I second learning Python and would like to add Ruby. I prefer Ruby and using Rails for the web.If you are just starting out...learning something like Python would be good. Its an easy language.
One of the things you need to tell us is why you want to learn programming? General interest in things computery, a few small scale ideas you want to turn into reality or maybe some grand plan and career choice?ok well i downloaded python. what are some good recources to learn how to use it?
well right now maybe just some simple apps to get started. but since im still in highschool it would be nice if i could get good enough at it that by the time im in college i could make something people would actually like and make it like donationware or something and be able to make some extra money. i was thinking maybe an all around system monitor for laptops.One of the things you need to tell us is why you want to learn programming? General interest in things computery, a few small scale ideas you want to turn into reality or maybe some grand plan and career choice?
What kind of weird attitude is that when google can help you find other useful resources and communities full of people who develop in these languages professionally...people who design these languages..people who contribute to the projects...people who are brand new to these languages and are just learning...?haha winterspan. why should i use google when i got all these smart people here to answer my questions?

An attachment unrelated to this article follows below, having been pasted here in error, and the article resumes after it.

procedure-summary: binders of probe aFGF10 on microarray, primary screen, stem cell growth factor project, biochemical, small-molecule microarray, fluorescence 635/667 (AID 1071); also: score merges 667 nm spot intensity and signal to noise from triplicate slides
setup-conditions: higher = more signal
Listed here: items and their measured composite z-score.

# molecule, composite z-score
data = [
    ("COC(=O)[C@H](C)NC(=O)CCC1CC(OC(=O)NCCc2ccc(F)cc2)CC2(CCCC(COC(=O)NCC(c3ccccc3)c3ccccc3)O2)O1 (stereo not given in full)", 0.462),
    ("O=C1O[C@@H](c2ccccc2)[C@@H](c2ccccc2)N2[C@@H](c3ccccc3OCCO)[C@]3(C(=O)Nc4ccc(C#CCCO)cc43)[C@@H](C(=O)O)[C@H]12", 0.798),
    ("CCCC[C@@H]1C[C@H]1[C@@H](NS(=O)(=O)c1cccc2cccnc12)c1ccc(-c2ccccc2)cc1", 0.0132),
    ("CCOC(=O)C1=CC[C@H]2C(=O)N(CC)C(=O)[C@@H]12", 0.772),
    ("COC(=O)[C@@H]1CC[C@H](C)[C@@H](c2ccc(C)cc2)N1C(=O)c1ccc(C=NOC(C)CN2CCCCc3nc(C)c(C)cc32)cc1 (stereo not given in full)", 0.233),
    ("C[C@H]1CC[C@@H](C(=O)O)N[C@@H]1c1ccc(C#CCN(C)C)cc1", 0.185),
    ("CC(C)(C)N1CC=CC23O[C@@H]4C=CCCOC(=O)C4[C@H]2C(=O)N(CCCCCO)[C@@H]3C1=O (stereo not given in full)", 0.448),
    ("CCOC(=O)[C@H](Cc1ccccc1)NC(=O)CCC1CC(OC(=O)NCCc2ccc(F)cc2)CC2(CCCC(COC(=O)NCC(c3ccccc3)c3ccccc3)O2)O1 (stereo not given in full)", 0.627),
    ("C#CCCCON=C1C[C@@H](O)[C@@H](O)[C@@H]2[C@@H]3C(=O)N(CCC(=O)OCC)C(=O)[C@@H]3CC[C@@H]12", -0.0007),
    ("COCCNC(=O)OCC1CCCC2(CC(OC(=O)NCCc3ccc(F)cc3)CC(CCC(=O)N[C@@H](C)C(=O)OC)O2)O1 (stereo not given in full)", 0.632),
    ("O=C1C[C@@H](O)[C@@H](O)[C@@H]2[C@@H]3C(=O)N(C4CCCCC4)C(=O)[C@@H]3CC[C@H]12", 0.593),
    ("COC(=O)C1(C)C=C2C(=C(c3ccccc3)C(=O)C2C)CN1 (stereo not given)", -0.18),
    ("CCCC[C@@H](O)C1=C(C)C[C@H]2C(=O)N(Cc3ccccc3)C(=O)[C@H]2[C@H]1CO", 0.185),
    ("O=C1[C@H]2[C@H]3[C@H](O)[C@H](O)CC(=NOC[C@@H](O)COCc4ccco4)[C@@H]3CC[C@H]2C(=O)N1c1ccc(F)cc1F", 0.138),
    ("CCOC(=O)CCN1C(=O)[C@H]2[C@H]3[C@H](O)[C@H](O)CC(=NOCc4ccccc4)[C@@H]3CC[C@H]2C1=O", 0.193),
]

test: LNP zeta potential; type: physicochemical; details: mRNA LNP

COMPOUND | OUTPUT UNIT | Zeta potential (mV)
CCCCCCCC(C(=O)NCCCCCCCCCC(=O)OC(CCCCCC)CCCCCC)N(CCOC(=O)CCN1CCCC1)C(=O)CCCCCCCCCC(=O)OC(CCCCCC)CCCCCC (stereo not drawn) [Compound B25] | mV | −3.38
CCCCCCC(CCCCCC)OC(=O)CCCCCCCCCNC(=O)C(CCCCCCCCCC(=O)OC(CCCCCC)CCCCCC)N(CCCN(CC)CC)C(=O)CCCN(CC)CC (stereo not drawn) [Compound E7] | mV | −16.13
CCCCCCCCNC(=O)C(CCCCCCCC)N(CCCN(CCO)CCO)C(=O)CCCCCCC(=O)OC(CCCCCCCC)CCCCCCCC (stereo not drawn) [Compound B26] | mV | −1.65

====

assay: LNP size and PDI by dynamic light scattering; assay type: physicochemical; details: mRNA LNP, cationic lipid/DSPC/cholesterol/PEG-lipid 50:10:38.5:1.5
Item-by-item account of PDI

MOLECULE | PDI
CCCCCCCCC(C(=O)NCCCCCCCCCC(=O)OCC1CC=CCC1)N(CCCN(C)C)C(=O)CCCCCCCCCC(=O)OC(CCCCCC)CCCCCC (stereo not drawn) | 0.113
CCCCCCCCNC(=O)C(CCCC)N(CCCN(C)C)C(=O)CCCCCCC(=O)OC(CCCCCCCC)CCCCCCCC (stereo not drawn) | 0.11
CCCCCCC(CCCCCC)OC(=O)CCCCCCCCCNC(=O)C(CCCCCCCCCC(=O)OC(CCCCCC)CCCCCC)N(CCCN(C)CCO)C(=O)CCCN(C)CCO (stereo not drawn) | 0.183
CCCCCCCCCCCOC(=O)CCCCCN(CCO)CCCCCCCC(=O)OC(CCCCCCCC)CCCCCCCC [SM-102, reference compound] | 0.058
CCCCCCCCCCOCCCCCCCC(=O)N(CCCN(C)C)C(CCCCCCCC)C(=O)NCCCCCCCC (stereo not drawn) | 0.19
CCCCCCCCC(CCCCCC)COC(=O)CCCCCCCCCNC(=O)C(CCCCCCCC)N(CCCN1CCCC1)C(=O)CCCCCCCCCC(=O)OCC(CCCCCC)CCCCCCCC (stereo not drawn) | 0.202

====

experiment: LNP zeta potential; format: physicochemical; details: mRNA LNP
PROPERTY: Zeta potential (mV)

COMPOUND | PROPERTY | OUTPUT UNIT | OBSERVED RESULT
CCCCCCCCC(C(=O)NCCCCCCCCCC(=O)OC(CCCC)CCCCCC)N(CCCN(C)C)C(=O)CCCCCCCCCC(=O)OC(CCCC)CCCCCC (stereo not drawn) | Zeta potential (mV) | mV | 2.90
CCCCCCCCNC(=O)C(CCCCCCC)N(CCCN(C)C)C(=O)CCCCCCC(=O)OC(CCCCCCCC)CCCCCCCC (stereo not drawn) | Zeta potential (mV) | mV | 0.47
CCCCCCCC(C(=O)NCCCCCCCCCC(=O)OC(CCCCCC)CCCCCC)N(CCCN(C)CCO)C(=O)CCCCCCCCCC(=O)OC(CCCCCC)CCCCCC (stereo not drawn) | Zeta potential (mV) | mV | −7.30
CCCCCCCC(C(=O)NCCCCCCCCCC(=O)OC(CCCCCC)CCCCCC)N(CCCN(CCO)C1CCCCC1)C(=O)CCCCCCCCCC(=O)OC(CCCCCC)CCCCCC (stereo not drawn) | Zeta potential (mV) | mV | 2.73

objc has garbage collection nowwwwYour first language just should probably not include manual garbage collection...
Yes, because it _is_ the more sensible way of thinking and structuring programs. All newer (mid 1970's to now) languages are based on this model with few wide* spread exceptions. The only exception is the C language, which started way back when people realized that something was needed that was almost as low level as ASM only much faster and easier to make programs in; back when BASIC and fortran were around before the C language came about. The low levelness of C is evident where it is still being used today, namely in kernels, drivers, and embedded devices like microcontrollers and cellphones.I wouldn't bother starting with anything less that an Object Oriented language, since most programmers use them nowadays. Also, they will help you accomplish tasks easier and more efficiently.
Well, yes... kinda. But that is not really my point... If you can do garbage collection by hand, then you don't want to start with it... the D language falls into this category as well. The main reason is to not get bogged down with how to do garbage collection while you are still learning what a loop is.objc has garbage collection nowwww
I know it wasn't your point, but this is a mac forum after all..even if the OP is new to everything, it wouldn't hurt to know of the existence of one of the most commonly used languages on this platform.Well, yes... kinda. But that is not really my point... If you can do garbage collection by hand, then you don't want to start with it... the D language falls into this category as well. The main reason is to not get bogged down with how to do garbage collection while you are still learning what a loop is.
Agreed. In fact, I'd recommend more than just that...maybe talk to people who might be able to help, you get the idea. Sometimes when I get stuck on something I just talk it over with someone else who might know the language well, or maybe ask in the appropriate IRC channel...just because sometimes actually talking with someone and going over it is better than just passive reading or googling.One more thing I would like to add... when you do decide on a language, get at least two books by two different authors, if you are having trouble learning the language one way and are stuck, then you can switch to the next. It will also help season what you put into your own code, trust me.